Monday, August 3, 2009

Gimme a C! Codependent!

Codependent is a term that confuses many people. Some people believe they know what it means, but really do not have a full understanding of the codependent role. The word codependent has such a negative connotation, too. I mean, who really wants to willingly identify themselves as codependent? Most of us get there only after years of codependent behavior that has made our lives a wreck, and we acknowledge ourselves as codependent. By this time, we would almost graciously accept the label of Boo Boo the Fool just to get some relief! I'm hoping to shed some light on what exactly IS a codependent?

A cheerleading team has a captain and a co-captain. The co-captain is there to assist the captain with tasks that the captain cannot handle alone. The co-captain is the leader in situations where the captain is unable to perform his/her managerial duties for the team. I have never heard of someone say, "Oh, I want to be co-captain of my cheerleading squad!" The co-captain is generally someone who wanted to be captain, and didn't have the seniority, skills, clout, whatever, to be captain. It's somewhat the same with a CO-dependent. The co-dependent is there to assist the addict with tasks that the addict cannot handle alone, as a result of their addiction. The co-dependent has to step up and lead when the addict is unable to perform his/her duties, as a result of their addiction. No one ever says they want to grow up and be an addict, and no one ESPECIALLY says they want to grow up to be a CODEPENDENT!

We become co-dependents by default, that is, when we grow up in an unpredictable, scary, and/or chaotic environment, one where we have no developmentally appropriate level of control. Often these are environments where one or both parents/caregivers are addicts or codependent themselves. Children in these homes cannot predict from day to day what punishments might be, whether parents will be happy or raging, what might make a parent happy, if Dad or Mom will be high, or if anyone will be home to cook dinner. When we cannot be captain and have some measure of control, we are defaulted to codependent.

Let me preface by saying, there are NO perfect parents. We need only be good enough. Children need safety, unconditional warmth, someone who nurtures development of unique skills and traits, a caregiver who provides predictable structure and routine, and someone who listens/validates the child. When one or more of these are consistently not met, the child fails to develop emotionally. The body grows, but there is not a person in there!

The foundational definition of codependency is lack of self or lack of a relationship with self. Codependents are addicted to addicts, taking care of addicts, being angry at addicts, taking out revenge on addicts, getting abused by addicts, leaving addicts and finding new addicts. Codependents can even act out this addiction with other codependents, just to make things clear as mud here. Because no core identity really exists (apart from SHAME perhaps),codependents need the mirroring approval, acceptance, and needs of other people to give themselves a face or identity. Addicts love codependents because the codependent morphs into whatever being the addict requires him/her to be. If the addict needs money, the codependent can provide that. If the addict needs you to love him/her and not ever mention the addiction, codependents can do that. If the addict needs someone to defend and justify their behavior, codependents will do it! Codependents are blank slates upon which addicts can write out the person they need.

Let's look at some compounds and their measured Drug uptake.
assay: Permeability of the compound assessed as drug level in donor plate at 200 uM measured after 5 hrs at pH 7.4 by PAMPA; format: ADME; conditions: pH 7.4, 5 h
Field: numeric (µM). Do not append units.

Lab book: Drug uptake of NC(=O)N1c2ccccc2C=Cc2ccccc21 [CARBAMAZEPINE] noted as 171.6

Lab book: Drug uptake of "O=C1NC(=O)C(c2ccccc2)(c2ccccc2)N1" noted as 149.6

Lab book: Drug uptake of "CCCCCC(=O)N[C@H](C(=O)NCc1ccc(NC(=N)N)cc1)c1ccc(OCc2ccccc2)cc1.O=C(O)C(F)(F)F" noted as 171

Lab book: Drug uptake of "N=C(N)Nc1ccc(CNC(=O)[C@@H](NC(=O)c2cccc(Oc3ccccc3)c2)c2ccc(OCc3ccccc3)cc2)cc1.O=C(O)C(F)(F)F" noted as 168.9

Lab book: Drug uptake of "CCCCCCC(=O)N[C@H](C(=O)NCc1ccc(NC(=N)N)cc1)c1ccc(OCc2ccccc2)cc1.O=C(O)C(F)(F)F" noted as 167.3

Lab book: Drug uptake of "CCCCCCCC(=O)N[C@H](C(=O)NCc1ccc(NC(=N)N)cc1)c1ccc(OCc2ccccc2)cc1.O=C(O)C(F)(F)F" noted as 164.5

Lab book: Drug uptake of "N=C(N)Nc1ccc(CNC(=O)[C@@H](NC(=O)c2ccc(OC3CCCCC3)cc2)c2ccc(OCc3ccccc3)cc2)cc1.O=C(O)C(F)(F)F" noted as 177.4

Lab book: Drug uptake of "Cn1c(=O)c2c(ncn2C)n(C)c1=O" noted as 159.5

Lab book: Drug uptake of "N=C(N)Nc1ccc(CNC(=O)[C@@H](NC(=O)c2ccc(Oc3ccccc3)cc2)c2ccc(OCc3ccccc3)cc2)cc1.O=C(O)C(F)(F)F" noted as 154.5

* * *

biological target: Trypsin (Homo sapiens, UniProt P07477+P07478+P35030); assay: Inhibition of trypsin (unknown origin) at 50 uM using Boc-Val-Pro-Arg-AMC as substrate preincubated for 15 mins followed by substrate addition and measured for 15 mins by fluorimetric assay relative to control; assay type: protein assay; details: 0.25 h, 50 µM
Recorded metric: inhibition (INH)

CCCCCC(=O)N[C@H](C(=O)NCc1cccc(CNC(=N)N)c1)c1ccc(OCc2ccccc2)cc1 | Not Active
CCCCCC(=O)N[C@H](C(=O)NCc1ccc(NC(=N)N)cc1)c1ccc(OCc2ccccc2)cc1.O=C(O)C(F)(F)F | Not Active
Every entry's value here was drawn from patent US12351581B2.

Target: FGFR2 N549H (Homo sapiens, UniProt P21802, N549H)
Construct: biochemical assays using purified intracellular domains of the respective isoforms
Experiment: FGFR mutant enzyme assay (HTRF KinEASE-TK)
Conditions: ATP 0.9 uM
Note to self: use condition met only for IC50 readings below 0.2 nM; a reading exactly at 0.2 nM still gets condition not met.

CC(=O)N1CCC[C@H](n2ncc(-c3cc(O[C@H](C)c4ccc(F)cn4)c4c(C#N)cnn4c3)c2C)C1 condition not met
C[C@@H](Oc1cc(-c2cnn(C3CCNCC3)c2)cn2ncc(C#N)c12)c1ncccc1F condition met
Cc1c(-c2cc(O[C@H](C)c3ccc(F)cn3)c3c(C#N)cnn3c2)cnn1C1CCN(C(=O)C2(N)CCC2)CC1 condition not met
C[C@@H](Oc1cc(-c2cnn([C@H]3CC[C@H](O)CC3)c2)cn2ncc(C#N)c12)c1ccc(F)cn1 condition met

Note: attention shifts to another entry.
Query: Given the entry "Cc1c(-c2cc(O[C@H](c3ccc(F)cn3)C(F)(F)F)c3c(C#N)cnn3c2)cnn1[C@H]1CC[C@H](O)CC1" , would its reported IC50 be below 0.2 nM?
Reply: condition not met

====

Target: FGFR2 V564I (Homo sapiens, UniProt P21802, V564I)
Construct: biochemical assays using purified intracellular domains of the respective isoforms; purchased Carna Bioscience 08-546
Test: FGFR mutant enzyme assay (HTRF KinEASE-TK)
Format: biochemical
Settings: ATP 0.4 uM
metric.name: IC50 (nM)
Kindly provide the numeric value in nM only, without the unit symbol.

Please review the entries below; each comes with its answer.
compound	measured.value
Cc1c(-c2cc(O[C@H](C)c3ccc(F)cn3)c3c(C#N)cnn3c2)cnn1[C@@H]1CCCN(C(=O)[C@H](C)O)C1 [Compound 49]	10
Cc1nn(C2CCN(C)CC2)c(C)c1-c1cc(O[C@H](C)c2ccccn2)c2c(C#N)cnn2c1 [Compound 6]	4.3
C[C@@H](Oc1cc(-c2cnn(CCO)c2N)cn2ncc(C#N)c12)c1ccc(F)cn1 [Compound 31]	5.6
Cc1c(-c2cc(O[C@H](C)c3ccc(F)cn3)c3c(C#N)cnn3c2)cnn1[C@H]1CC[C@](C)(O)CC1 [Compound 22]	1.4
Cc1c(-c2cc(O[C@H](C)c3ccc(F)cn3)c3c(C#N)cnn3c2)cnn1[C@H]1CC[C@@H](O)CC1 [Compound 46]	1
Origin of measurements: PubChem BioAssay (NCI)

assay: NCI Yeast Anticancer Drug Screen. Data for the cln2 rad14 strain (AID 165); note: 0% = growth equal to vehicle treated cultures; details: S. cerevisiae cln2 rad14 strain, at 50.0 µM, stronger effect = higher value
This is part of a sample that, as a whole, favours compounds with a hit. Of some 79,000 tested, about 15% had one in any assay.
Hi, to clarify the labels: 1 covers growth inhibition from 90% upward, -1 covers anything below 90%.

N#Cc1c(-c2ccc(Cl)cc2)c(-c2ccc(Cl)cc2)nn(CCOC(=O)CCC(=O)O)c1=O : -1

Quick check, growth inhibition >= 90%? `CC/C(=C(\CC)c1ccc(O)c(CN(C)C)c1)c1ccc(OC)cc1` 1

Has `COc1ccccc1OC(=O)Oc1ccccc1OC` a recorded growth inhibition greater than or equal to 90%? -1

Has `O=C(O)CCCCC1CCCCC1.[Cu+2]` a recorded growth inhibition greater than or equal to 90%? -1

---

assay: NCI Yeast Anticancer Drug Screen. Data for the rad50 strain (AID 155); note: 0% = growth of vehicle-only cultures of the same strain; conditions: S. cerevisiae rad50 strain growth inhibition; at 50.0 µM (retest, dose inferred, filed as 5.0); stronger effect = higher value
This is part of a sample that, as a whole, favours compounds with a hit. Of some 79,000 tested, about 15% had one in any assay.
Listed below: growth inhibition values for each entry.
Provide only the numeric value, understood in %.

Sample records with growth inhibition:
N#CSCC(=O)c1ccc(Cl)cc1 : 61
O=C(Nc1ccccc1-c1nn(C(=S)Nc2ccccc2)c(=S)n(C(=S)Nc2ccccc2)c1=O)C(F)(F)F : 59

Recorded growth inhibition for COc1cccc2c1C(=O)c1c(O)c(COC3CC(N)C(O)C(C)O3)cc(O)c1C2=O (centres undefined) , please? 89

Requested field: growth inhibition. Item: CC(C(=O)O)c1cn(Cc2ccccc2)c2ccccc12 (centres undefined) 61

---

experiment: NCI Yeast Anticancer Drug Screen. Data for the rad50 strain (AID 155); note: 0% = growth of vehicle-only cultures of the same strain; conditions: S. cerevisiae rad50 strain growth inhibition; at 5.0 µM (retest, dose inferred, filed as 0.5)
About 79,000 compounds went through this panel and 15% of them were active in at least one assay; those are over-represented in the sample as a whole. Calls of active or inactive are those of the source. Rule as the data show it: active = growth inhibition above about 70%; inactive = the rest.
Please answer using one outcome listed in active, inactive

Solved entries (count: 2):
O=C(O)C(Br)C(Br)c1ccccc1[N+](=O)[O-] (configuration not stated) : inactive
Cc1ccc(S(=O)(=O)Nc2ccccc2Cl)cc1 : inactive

Codependents are as variant as the many ethnicities of the human race itself. They do not all look nor behave exactly the same. Some are bitter, unlovable people. Some are successful in their work (probably in a caretaking career, such as nursing or social work!), yet burn out or have multiple boundary and ethical violations on the job and are forced to do something else. Being a codependent is very hard and exhausting work. This is why in addition to the magical morphing trick they do, nearly all codependents beg for help from others with all the caretaking they do. If they are too proud to ask for help with the caretaking, they may play the martyr, do it ALL completely alone (without complaint, mind you) and wind up physically ill, mentally ill, or dead.

The life of a codependent is a tiring one and full of stress and misery, but there is hope! Codependents can heal and get well. They can overcome past wounds, develop a relationship with self, and soon the addict magnet stops working. I feel I've rambled on quite a bit for tonight, so maybe we'll get to that in another post! So, I guess the moral of this story is-- if you're not nominated as captain, then politely decline the co-captain position and just enjoy the away games and the pep rallies!

Photo above found at:


  1. Melissa,

    **waving a recovering codependent hand in hello and relief!**
    That was just way more fun than I thought I would have! Thanks for the co-captain analogy. I really enjoyed the way you explained that. I may have to steal it and use it to describe codependence in the future. It also might explain why I hated being captain of my dance team so much back in the day. Being truly in charge was no fun to me then. I wonder if it would be fun now....

  2. Yes, that's so true! We want to be in charge, then get stressed out and angry that we're in charge, lol. Thank God for recovery.

  3. This is one of the most interesting and clarifying explanations of codependence I've ever read.
    Sets one to thinking.